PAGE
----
Duloxetine, an antidepressant, was shown to reduce painful peripheral neuropathy caused by neurotoxic chemotherapy in a study published in JAMA. Researchers from the University of Michigan School of Nursing added that duloxetine benefited the majority of patients in their study.
Many patients who undergo chemotherapy develop neuropathy – an unpleasant sensation of tingling and numbness in their hands and feet. This discomfort can sometimes work its way up to the shins, calf muscles, and the forearm.
In about 2 to 4 in every 10 patients who undergo neurotoxic chemotherapy (e.g. bortezomib, vinca, taxanes, alkaloids and platinums) neuropathy can linger for years after treatment. The pain and discomfort can seriously undermine the quality of life of cancer survivors.
The authors explained that chemo-induced peripheral neuropathy is very hard to manage. The majority of randomized controlled trials that have tested a range of drugs with diverse mechanisms of action have not revealed any compellingly effective treatment.
Assistant Professor Ellen M. Lavoie Smith, Ph.D., APRN, AOCN, and team set out to determine whether duloxetine might help relieve the symptoms of peripheral neuropathy in patients who received chemotherapy. The drug has been shown to help diabetic patients with peripheral neuropathy.
Duloxetine, sold under brand names Cymbalta, Duzela, Yentreve, and Ariclaim is an SNRI (serotonin-norepinephrine reuptake inhibitor), a type of antidepressant that is manufactured and marketed by Eli Lilly. It has been approved for the treatment of major depressive disorder and generalized anxiety disorder. Duloxetine is also approved in Europe for stress urinary incontinence. It is also used to relieve the symptoms of peripheral neuropathy among diabetic patients, as well as controlling the symptoms of fibromyalgia.
The team carried out a randomized Phase III trial involving 231 patients aged at least 25 years. The study spanned from April 2008 to March 2011. They were all followed up regularly until July 2012. To be eligible, patients needed to have a pain score of 4 or more on a scale of 0 to 10.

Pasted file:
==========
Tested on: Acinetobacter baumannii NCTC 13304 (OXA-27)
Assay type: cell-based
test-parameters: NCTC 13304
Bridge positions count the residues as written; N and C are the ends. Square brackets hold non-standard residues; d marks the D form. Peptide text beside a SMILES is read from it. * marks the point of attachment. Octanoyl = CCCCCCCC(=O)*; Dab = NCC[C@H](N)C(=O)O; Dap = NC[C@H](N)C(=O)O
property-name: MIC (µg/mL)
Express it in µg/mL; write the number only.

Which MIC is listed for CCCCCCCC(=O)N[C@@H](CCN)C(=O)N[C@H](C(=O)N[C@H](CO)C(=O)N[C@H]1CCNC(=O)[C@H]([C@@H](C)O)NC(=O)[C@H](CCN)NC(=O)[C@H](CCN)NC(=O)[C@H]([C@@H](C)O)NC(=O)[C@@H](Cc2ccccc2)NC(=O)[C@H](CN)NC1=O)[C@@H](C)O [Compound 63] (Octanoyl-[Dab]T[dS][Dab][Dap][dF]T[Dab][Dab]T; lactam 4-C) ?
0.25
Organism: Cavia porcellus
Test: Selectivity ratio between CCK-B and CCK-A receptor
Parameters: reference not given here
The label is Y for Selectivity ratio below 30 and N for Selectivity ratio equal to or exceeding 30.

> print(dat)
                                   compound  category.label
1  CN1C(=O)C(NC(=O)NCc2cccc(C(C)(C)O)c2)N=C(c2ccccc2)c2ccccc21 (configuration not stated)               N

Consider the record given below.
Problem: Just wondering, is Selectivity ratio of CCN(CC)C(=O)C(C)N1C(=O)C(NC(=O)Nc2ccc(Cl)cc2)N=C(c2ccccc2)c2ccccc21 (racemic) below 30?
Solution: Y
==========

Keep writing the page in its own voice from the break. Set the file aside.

The patients were randomly selected into two groups:
- The duloxetine followed by placebo group
- The placebo followed by duloxetine group
Initially, treatment consisted of taking one 30mg capsule each day of either duloxetine or placebo during week 1, and then 2 capsules of either 30mg of placebo or duloxetine each day for four weeks.
At the end of the initial treatment period:
- Those in the duloxetine followed by placebo group experienced an improvement in pain score of 1.06
- The patients in the placebo followed by duloxetine group experienced an improvement in pain score of 0.34
The observed average difference in the average pain score between the duloxetine followed by placebo group and placebo followed by duloxetine group was 0.73.
Fifty-nine percent of those in the duloxetine first group reported a reduction in pain, compared to 38% in the placebo first group. Ten percent reported greater pain and 30% reported no change in pain among the duloxetine-treated patients.
Patients who had been on platinums (oxaliplatin) appeared to benefit more from duloxetine therapy compared to those who had received taxanes.
The study found that pain-related quality-of-life improved significantly more among participants on duloxetine during the initial treatment compared to patients who were on placebo. The researchers wrote:
“In conclusion, 5 weeks of duloxetine treatment was associated with a statisti¬cally and clinically significant improve¬ment in pain compared with placebo. Exploratory analyses raise the possibility that duloxetine may work better for oxaliplatin-induced rather than taxane-induced painful chemotherapy-induced peripheral neuropathy.”
Dr. Smith reported at the American Society of Clinical Oncology Annual Meeting in June 2012 that duloxetine helped relieve painful tingling feelings caused by chemotherapy in 59 percent of patients in a study. Participants had been randomly selected to receive duloxetine or placebo for five weeks. Dr. Smith said “These drugs don’t work in everyone. The good news is it worked in the majority of patients. We need to figure out who are the responders. If we can predict who they are, we can target the treatment to the people it’s going to work for.”